In my PhD I've been studying role of the social environment and social-cognitive development in mental health risk, mostly in a community sample of adolescents as part of the #SO Connect project (Dutch website) where I've been focussing on how personal and social identity interact with cognitions, behaviours and the social environment to determine mental health outcomes, using sociometric, behavioural and dynamic-systems methodologies alongside self-report psychometrics. I've also been investigating how these processes differ in autistic and trans people, and how those differences might arise. My hope is that examining these social processes from a cognitive neuroscience perspective will enable us to develop stronger theoretical frameworks that can integrate across bioreductionist, (computational) cognitive, and social levels of analysis.
I also enjoy my many collaborative relationships which allow me to work on projects investigating such diverse topics as the neuropsychology of political conflict, the neuroendocrinology of adolescent self-other distinction, and transgender mental and physical health.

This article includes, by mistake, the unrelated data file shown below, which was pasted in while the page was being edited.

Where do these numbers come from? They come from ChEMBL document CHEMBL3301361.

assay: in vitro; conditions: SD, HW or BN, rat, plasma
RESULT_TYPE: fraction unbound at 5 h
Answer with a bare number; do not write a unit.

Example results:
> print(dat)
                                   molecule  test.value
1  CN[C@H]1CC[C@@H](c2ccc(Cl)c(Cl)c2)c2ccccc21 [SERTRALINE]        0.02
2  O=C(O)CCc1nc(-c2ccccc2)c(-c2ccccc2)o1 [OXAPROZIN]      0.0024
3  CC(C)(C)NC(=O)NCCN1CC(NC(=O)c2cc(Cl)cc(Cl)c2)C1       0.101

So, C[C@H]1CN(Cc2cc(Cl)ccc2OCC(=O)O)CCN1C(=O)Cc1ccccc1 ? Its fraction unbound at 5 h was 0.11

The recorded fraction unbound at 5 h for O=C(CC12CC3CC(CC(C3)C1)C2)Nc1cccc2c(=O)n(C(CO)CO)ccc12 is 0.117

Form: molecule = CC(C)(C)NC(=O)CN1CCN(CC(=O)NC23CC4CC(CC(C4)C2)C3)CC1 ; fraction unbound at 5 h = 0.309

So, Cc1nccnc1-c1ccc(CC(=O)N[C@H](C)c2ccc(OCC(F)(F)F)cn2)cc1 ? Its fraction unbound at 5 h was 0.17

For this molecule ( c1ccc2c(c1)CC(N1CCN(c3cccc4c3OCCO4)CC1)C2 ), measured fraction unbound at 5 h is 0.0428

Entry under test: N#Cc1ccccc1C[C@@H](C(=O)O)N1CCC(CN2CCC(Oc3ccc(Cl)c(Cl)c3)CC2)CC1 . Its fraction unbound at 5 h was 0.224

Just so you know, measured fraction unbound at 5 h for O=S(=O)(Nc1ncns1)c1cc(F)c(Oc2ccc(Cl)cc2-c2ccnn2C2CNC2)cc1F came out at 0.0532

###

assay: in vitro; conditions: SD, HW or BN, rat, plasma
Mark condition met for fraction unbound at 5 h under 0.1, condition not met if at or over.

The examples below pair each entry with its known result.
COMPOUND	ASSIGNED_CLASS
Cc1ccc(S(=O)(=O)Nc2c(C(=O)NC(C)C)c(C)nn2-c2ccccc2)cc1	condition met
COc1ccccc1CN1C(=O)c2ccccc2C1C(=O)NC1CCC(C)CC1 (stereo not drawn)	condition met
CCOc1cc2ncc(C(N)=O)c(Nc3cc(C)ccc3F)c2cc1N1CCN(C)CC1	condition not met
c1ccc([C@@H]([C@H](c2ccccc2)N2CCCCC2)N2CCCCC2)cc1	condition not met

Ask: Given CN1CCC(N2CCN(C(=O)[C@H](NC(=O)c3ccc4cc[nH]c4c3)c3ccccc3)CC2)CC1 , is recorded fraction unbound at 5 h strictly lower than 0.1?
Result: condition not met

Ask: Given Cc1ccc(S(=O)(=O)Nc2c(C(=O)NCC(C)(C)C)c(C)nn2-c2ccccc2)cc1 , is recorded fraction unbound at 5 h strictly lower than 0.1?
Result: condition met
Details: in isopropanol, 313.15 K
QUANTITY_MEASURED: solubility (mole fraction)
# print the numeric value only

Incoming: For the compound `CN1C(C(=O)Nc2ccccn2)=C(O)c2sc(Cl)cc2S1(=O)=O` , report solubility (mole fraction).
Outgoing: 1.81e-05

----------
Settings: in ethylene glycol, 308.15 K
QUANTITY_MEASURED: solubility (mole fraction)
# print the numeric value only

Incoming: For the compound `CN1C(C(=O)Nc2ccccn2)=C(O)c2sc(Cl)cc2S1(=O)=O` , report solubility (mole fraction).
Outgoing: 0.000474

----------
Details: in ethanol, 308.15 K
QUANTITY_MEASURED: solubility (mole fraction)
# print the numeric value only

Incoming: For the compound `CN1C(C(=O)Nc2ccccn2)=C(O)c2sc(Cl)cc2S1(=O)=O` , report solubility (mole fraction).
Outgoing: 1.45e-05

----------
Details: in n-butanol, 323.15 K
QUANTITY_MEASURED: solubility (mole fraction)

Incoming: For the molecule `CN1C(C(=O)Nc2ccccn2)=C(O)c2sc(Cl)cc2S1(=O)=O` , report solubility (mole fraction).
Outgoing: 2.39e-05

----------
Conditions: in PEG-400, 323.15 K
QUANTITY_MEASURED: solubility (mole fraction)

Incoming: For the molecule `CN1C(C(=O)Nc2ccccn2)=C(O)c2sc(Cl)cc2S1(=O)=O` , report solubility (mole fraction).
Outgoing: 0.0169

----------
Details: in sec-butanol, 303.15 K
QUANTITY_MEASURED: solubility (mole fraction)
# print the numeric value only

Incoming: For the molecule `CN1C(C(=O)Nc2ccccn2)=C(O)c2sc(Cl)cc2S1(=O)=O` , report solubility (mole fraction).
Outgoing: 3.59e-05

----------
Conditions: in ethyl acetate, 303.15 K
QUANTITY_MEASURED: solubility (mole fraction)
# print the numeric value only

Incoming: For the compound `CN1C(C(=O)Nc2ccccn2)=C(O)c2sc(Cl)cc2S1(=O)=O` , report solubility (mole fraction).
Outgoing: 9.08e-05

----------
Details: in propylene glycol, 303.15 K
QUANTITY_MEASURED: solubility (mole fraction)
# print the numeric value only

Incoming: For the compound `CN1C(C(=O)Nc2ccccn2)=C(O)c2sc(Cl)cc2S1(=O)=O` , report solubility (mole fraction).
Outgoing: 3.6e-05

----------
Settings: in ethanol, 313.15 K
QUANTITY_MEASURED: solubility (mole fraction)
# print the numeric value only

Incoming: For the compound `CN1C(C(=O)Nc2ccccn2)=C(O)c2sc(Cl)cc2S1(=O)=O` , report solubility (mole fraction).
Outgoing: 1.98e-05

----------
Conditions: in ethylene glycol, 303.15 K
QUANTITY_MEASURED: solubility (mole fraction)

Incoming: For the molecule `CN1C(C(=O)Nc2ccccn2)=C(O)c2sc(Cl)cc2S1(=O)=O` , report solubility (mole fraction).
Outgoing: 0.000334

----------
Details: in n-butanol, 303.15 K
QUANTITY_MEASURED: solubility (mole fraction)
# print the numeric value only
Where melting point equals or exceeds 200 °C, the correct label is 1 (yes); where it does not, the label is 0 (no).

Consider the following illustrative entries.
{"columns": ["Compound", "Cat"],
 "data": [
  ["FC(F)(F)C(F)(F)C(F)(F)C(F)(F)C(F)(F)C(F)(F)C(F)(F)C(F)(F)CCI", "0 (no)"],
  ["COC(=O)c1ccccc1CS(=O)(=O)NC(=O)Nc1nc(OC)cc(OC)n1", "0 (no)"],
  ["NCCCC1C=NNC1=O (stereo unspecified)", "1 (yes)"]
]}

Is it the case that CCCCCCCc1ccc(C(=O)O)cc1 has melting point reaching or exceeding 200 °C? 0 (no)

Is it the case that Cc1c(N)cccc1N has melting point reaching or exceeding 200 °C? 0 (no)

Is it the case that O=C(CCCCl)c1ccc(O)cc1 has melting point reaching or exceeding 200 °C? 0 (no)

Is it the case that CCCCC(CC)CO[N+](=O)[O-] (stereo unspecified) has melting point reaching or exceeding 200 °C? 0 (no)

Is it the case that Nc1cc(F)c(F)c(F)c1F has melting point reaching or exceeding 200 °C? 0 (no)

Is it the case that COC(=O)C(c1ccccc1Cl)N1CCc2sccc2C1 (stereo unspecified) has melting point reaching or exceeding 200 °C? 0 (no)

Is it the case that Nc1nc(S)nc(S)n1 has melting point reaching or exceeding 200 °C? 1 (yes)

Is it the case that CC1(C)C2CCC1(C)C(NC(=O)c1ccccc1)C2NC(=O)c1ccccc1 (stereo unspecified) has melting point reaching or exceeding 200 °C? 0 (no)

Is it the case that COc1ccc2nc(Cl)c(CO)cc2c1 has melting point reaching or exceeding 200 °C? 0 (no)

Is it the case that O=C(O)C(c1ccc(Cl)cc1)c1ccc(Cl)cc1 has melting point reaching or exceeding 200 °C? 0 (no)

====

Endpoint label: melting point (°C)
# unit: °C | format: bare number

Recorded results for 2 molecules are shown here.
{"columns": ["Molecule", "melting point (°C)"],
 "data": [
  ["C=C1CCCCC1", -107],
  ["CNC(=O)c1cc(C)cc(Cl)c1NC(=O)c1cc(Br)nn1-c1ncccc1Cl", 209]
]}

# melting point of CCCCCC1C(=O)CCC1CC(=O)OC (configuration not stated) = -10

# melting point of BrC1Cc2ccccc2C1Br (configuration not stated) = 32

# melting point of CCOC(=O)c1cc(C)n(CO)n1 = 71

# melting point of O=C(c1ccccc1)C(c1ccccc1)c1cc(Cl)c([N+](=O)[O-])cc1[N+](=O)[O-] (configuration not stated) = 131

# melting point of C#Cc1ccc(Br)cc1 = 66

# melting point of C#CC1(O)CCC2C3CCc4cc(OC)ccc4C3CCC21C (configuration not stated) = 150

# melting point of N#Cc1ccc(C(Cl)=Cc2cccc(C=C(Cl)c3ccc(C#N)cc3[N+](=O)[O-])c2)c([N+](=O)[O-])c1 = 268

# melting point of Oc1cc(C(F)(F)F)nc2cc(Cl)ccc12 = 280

I plan to complete my postdoctoral studies at the Einstein lab in the University of Toronto, where I will investigate the contributions of various biological and biopsychosocial processes related to sex and/or gender to the healthy ageing of brains, using a gender-diverse sample and a mixture of qualitative, behavioural, biomedical and (principally) multimodal neuroimaging methods to begin to disentangle these effects. We hope to be able to shed some light on the role of social and biological correlates of gender in cognitive ageing, dementia, and emotional brain-health in older adults, as well as opportunities for improvements in trans-specific healthcare, especially in older adults.